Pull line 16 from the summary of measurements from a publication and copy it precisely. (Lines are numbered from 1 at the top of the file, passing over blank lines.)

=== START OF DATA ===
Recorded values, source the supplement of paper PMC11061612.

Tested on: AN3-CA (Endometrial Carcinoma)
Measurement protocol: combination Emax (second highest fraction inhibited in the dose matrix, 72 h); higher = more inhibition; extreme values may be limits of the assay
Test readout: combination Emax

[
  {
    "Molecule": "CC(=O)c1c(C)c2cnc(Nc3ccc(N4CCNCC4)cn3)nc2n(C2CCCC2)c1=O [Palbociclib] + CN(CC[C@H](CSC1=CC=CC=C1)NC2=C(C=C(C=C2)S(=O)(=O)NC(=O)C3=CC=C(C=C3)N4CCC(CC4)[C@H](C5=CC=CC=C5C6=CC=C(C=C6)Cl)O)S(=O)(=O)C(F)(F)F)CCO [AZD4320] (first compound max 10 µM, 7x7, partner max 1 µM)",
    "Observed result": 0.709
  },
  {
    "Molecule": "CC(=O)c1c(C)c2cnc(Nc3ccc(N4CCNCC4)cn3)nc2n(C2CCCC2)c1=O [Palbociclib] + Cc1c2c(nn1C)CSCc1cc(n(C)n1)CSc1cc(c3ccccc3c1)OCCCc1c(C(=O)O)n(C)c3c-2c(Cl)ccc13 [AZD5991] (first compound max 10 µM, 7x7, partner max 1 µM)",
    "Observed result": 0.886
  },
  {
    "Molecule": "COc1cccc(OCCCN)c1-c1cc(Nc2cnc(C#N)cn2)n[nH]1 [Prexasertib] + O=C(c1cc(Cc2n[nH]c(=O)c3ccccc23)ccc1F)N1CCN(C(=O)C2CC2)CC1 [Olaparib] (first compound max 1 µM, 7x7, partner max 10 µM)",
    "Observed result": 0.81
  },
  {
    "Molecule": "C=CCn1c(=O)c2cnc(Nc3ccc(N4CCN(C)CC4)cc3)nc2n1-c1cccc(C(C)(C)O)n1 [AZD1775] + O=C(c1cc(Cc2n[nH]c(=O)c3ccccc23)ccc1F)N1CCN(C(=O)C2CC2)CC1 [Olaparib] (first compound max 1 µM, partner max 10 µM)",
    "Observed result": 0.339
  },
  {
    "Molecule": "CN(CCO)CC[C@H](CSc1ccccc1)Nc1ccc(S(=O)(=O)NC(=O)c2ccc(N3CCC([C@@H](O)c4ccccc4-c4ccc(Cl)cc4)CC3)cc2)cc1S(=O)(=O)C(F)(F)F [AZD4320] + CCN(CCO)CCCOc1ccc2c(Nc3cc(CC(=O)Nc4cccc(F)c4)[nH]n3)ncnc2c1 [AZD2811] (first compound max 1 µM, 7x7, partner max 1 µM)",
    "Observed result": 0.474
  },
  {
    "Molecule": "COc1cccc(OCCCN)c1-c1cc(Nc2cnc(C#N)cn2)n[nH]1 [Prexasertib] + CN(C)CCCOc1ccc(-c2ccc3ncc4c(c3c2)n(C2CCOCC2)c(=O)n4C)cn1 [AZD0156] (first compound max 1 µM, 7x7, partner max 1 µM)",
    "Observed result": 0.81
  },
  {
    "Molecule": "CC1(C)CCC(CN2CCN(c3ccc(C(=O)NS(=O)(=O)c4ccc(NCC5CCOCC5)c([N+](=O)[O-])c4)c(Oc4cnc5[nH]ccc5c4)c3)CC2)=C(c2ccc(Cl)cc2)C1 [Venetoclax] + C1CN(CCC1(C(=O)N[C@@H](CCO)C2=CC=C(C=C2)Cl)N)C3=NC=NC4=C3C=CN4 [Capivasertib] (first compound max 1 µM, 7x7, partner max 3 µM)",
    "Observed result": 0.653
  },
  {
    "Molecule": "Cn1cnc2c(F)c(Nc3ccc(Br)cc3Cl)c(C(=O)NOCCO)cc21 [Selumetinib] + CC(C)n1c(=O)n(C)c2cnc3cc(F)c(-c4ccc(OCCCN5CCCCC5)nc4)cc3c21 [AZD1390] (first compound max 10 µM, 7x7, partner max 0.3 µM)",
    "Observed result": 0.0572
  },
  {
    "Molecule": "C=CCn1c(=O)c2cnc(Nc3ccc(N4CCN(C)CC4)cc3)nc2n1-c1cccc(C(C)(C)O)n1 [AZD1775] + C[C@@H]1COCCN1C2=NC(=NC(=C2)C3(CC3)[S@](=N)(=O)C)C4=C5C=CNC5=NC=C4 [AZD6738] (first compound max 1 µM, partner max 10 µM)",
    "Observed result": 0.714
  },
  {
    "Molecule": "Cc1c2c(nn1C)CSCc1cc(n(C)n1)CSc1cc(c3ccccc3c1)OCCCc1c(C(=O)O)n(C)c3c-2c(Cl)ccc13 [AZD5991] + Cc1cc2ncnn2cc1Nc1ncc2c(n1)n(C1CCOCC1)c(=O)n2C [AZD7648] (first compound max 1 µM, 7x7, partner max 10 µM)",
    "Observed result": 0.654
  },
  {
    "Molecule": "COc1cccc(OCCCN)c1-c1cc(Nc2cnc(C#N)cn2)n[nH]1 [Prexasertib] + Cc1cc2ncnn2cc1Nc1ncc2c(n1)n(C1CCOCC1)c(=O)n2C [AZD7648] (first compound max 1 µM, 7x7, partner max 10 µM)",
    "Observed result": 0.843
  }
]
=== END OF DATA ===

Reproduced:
    "Observed result": 0.81